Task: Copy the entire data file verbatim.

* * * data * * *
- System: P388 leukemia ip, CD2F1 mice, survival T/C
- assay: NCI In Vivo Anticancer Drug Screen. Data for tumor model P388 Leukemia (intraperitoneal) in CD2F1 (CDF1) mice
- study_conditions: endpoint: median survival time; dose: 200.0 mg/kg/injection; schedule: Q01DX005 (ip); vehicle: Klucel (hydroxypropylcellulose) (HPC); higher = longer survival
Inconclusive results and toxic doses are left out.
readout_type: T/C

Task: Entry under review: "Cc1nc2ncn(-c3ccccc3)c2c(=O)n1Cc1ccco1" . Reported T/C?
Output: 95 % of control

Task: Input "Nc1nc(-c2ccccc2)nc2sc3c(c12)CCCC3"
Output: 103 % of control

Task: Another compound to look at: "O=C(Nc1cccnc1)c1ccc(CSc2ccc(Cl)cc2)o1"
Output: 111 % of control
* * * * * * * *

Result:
- System: P388 leukemia ip, CD2F1 mice, survival T/C
- assay: NCI In Vivo Anticancer Drug Screen. Data for tumor model P388 Leukemia (intraperitoneal) in CD2F1 (CDF1) mice
- study_conditions: endpoint: median survival time; dose: 200.0 mg/kg/injection; schedule: Q01DX005 (ip); vehicle: Klucel (hydroxypropylcellulose) (HPC); higher = longer survival
Inconclusive results and toxic doses are left out.
readout_type: T/C

Task: Entry under review: "Cc1nc2ncn(-c3ccccc3)c2c(=O)n1Cc1ccco1" . Reported T/C?
Output: 95 % of control

Task: Input "Nc1nc(-c2ccccc2)nc2sc3c(c12)CCCC3"
Output: 103 % of control

Task: Another compound to look at: "O=C(Nc1cccnc1)c1ccc(CSc2ccc(Cl)cc2)o1"
Output: 111 % of control